Cotton Mill

Tim Davis, Kevin and Chris Elliott and Jayne and Tommy Elliott pose next to the historic brick tower at Cotton Mill Park.

There’s a monument attesting to South Boston’s architectural legacy and industrial history located in Cotton Mill Park at the corner of Berry Hill Road and Summit Drive.

The historic brick tower dates back to the early 1900s and was, at one time, the impressive entrance to the Century Cotton Mill and subsequently Halifax Cotton Mills.

Tommy Elliott, member of South Boston Town Council and CEO of Elliott Electric, recently announced that he, his wife, Jayne, and family would join the effort to restore and preserve Cotton Mill Tower. He’ll design an illumination plan that showcases the unique medieval style of the structure and highlights the intricate crenellated brick elements on the exterior. Based on weather conditions and materials delivery, he hopes to implement the plan in January.

Elliott and his company, Elliott Electric, have sponsored the annual South Boston Christmas Parade for the last 20 years and, like so many community events across the country, it had to be canceled this year. Looking for other ways to help his community, he and his wife saw an opportunity already underway with considerable town and civic support for the preservation and beautification of the tower and surrounding park.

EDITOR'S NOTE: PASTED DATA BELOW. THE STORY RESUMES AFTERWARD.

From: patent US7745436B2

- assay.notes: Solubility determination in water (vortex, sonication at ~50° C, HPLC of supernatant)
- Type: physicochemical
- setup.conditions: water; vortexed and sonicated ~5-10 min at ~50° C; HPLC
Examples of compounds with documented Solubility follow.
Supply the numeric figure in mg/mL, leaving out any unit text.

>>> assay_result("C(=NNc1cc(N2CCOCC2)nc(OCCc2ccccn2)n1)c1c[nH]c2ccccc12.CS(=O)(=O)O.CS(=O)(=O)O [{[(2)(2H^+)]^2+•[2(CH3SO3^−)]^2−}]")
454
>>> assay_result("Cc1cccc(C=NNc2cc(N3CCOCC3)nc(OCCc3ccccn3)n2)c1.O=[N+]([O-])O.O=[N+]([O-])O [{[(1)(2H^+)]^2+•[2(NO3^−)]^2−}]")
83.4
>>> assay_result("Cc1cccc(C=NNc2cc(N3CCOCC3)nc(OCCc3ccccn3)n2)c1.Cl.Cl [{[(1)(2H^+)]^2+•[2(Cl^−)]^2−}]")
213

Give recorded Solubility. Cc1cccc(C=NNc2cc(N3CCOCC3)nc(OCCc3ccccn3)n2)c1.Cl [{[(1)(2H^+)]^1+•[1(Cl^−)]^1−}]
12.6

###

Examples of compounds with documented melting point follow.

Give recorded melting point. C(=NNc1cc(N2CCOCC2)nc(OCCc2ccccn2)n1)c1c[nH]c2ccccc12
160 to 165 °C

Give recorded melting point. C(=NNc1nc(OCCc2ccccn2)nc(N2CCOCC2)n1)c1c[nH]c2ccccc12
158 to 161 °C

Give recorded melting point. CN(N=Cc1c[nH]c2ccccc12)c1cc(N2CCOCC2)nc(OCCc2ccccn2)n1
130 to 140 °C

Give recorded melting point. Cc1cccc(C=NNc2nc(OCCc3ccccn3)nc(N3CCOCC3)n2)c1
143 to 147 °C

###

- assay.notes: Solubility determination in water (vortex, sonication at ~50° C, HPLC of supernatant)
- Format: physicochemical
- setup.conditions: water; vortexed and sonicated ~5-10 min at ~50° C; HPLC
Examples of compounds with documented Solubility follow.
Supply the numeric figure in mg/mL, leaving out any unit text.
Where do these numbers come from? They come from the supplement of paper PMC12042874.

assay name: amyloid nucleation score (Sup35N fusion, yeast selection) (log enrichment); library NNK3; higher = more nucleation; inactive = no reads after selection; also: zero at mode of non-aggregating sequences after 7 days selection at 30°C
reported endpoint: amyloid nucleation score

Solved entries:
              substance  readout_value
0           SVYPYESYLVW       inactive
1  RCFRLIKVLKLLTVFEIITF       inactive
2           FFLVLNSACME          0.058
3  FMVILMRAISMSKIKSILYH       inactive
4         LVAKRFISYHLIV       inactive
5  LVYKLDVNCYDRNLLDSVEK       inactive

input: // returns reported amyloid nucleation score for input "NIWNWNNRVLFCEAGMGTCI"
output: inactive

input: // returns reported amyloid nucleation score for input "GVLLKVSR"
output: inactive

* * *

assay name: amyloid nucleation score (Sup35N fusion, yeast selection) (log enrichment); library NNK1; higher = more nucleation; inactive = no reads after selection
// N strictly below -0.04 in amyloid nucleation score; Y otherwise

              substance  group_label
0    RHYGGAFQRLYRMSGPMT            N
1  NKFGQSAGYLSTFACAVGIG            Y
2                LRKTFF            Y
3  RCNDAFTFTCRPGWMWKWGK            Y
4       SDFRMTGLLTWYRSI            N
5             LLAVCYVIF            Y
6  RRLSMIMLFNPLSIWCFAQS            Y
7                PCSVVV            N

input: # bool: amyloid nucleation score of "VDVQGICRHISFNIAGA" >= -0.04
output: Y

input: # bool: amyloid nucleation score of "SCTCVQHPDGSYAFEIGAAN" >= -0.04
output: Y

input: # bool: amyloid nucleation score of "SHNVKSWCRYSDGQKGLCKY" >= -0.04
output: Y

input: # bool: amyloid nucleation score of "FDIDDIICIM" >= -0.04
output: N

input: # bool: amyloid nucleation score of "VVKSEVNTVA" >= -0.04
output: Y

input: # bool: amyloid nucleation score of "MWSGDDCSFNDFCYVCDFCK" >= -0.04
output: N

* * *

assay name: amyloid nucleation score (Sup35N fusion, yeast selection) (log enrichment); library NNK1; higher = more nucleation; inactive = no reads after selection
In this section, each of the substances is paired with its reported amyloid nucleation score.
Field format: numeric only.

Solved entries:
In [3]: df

Cotton Mill

“It will be an honor to work with town management, the Halifax County Historical Society and the South Boston Garden Club, who’ve already initiated significant restoration efforts and installed landscaping to enhance and preserve this living memory,” said Elliott. “My parents knew many people who worked at the mill and saw the community prosper in the heyday of cotton manufacturing.”

In 2016, the Halifax County Historical Society adopted the restoration project. Their “Buy A Brick” Campaign is underway and over 60 bricks have been purchased, many in place on the site. In 2019, the South Boston Garden Club secured a grant for landscaping and equipment restoration.

The Elliotts are giving each other bricks for Christmas as well as his children.

They encourage others to memorialize, honor and support this project by buying a brick that can be personalized for friends and family.

To purchase a tax-deductible brick or donate to the Cotton Mill Tower project, visit www.halifaxcountyhistoricalsociety.org, call 434-579-0083 or email bdbass@cstone.net.